This past week I got to do something I’ve never done before – attend Winter Institute.
If you don’t know, Winter Institute is an annual convention attended by indie booksellers where authors, booksellers, and quite a few librarians all mingle, talk books – and hopefully make an impression on one another.
This year it was in Albuquerque – somewhere I’ve been before and was ready to go back to. Whenever people ask me what my favorite city in my travels has been, I usually have to base that judgement on their airport and / or convention center. Such is the nature of work-based travel. However, having spent some leisure time in ABQ a few years ago, I can say that I generally do like the place.
Also ranking high on my list of awesome cities is Fargo. Yes, really.
Regardless, I first had to get to Albuquerque, which turned out to be way more of a problem than expected. Chicago is both an airport hub, and the hub of all my problems, generally speaking.
Without going into too much detail, I was supposed to get to ABQ at noon. I got there at 5:30. I was delayed so long, and so often, that I finished reading Moby Dick, which is my new metric for delays.
I did get into the city in time for my first Winter Institute event – a dinner with indie bookstore owners and fellow Harper authors. It was a great time, with lots of book talk, and – hopefully – some good conversation on my part. I’d been up for 17 hours at that point so any charm I possessed at that time is mostly due to coffee.
Then I slept for about ten hours. It felt awesome.
The next day I had an interview with LibroFM, followed by a cocktail hour where authors lined the walls, signing free copies of their books for attendees. It’s breakneck, with people actually running through the doors when they open in order to ensure they get the books they want.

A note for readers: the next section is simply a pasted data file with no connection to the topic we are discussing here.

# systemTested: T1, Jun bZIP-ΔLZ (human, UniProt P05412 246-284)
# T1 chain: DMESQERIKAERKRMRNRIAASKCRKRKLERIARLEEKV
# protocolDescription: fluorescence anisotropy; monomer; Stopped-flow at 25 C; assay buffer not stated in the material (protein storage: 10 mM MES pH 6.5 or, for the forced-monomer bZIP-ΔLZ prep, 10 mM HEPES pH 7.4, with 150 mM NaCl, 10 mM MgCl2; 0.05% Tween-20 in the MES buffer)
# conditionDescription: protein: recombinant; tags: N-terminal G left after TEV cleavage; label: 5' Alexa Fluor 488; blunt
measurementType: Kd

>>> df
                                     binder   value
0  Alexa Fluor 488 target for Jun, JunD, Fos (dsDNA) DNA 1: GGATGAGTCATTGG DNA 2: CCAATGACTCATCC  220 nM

I signed for the full hour, then was whisked off to another dinner and mingling, with excellent food and better company, then came back to the hotel to sleep, and return home… mostly without delays.
I left behind 50 degree weather, a nice hotel room and catered dinners to come home to 10 degrees (projected -20 tomorrow!), no food in the fridge, laundry that needed to be done, a driveway that needed shoveling, and a dog that was so happy to see me, he pooped on the floor.
I share this not because my life is difficult (it’s not) but to convey that my life is… pretty average. It’s easy to see authors posting pictures of fancy dinners, crowded signing rooms, and famous meetups, and think that a red carpet must be rolled out wherever we go.
It’s not. And if it were, at my house, it would get peed on.
Author Mindy’s life and Real Mindy’s life are two different things, something that should be pretty clear by now. But I want to take it a step further.
The glitter canons of Twitter and white-toothed-selfie’s of Instagram convey a story – one that is carefully curated.
I didn’t tweet about the many, many booksellers who congratulated me on my first book (HERONE will be my 8th, the first seven having passed by without their notice), or the people who picked up a copy, perused it, then decided they didn’t want to give it the room in their bag, or tote it home on the plane.
I share these things now because I think it’s important for aspiring writers – and fellow midlist authors – to know what an event such as this actually looks like when you’re in it. Yes, it’s amazing. No, it’s not difficult – one of my handlers thanked me for making an appearance at the author dinner right on the heels of my horrible day of traveling. I said, “I’m a farmer’s daughter. My first job was called Pick Up Rocks. I was 5. It was 90 degrees. I can eat dinner and talk about myself this evening. It’s not a problem or a hardship.”
And it’s not. I’m blessed to have a publisher behind me, a release coming up, and a tour to promote it.
And maybe next year they’ll send me to Winter Institute again… with my ninth book (not my first.)